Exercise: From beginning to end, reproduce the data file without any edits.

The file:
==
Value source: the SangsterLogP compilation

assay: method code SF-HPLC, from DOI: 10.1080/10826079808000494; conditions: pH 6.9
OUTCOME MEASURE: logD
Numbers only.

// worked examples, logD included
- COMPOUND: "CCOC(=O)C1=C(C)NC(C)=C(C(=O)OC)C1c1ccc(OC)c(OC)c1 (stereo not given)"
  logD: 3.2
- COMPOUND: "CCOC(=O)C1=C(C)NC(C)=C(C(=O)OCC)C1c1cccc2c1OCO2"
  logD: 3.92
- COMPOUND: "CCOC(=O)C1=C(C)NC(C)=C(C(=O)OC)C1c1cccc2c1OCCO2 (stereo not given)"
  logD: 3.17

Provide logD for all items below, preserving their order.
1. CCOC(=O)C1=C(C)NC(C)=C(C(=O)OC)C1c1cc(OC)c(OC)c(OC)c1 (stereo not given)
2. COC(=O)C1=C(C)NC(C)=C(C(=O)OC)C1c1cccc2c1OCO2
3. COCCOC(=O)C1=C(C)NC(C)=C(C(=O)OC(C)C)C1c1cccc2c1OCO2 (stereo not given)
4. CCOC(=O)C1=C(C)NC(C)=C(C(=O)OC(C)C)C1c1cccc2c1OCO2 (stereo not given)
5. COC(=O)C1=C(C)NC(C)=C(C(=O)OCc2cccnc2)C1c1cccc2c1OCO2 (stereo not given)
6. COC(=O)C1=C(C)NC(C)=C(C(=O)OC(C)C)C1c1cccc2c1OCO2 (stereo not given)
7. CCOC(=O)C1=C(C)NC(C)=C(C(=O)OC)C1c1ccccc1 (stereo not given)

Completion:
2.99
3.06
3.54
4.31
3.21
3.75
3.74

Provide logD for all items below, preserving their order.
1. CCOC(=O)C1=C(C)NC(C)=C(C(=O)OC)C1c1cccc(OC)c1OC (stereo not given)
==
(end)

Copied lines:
Value source: the SangsterLogP compilation

assay: method code SF-HPLC, from DOI: 10.1080/10826079808000494; conditions: pH 6.9
OUTCOME MEASURE: logD
Numbers only.

// worked examples, logD included
- COMPOUND: "CCOC(=O)C1=C(C)NC(C)=C(C(=O)OC)C1c1ccc(OC)c(OC)c1 (stereo not given)"
  logD: 3.2
- COMPOUND: "CCOC(=O)C1=C(C)NC(C)=C(C(=O)OCC)C1c1cccc2c1OCO2"
  logD: 3.92
- COMPOUND: "CCOC(=O)C1=C(C)NC(C)=C(C(=O)OC)C1c1cccc2c1OCCO2 (stereo not given)"
  logD: 3.17

Provide logD for all items below, preserving their order.
1. CCOC(=O)C1=C(C)NC(C)=C(C(=O)OC)C1c1cc(OC)c(OC)c(OC)c1 (stereo not given)
2. COC(=O)C1=C(C)NC(C)=C(C(=O)OC)C1c1cccc2c1OCO2
3. COCCOC(=O)C1=C(C)NC(C)=C(C(=O)OC(C)C)C1c1cccc2c1OCO2 (stereo not given)
4. CCOC(=O)C1=C(C)NC(C)=C(C(=O)OC(C)C)C1c1cccc2c1OCO2 (stereo not given)
5. COC(=O)C1=C(C)NC(C)=C(C(=O)OCc2cccnc2)C1c1cccc2c1OCO2 (stereo not given)
6. COC(=O)C1=C(C)NC(C)=C(C(=O)OC(C)C)C1c1cccc2c1OCO2 (stereo not given)
7. CCOC(=O)C1=C(C)NC(C)=C(C(=O)OC)C1c1ccccc1 (stereo not given)

Completion:
2.99
3.06
3.54
4.31
3.21
3.75
3.74

Provide logD for all items below, preserving their order.
1. CCOC(=O)C1=C(C)NC(C)=C(C(=O)OC)C1c1cccc(OC)c1OC (stereo not given)